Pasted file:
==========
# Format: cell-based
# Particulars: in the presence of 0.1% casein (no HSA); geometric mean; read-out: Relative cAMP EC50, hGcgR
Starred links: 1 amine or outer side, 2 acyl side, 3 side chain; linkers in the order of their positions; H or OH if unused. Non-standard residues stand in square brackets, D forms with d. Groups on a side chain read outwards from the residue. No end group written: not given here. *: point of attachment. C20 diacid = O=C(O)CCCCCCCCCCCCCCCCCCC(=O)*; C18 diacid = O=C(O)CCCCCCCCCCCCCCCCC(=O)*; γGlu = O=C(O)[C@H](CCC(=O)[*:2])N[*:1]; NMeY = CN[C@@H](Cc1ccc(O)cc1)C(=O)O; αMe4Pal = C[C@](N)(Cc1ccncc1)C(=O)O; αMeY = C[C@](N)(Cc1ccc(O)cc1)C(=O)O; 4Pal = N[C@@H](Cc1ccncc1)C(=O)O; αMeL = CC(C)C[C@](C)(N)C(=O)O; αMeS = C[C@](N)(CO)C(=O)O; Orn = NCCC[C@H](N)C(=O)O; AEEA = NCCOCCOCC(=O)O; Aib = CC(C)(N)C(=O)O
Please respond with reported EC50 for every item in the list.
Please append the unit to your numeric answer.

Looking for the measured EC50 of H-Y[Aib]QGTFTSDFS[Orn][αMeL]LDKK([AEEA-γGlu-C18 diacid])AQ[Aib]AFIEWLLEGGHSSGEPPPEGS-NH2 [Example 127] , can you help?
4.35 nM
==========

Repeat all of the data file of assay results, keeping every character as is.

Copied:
# Format: cell-based
# Particulars: in the presence of 0.1% casein (no HSA); geometric mean; read-out: Relative cAMP EC50, hGcgR
Starred links: 1 amine or outer side, 2 acyl side, 3 side chain; linkers in the order of their positions; H or OH if unused. Non-standard residues stand in square brackets, D forms with d. Groups on a side chain read outwards from the residue. No end group written: not given here. *: point of attachment. C20 diacid = O=C(O)CCCCCCCCCCCCCCCCCCC(=O)*; C18 diacid = O=C(O)CCCCCCCCCCCCCCCCC(=O)*; γGlu = O=C(O)[C@H](CCC(=O)[*:2])N[*:1]; NMeY = CN[C@@H](Cc1ccc(O)cc1)C(=O)O; αMe4Pal = C[C@](N)(Cc1ccncc1)C(=O)O; αMeY = C[C@](N)(Cc1ccc(O)cc1)C(=O)O; 4Pal = N[C@@H](Cc1ccncc1)C(=O)O; αMeL = CC(C)C[C@](C)(N)C(=O)O; αMeS = C[C@](N)(CO)C(=O)O; Orn = NCCC[C@H](N)C(=O)O; AEEA = NCCOCCOCC(=O)O; Aib = CC(C)(N)C(=O)O
Please respond with reported EC50 for every item in the list.
Please append the unit to your numeric answer.

Looking for the measured EC50 of H-Y[Aib]QGTFTSDFS[Orn][αMeL]LDKK([AEEA-γGlu-C18 diacid])AQ[Aib]AFIEWLLEGGHSSGEPPPEGS-NH2 [Example 127] , can you help?
4.35 nM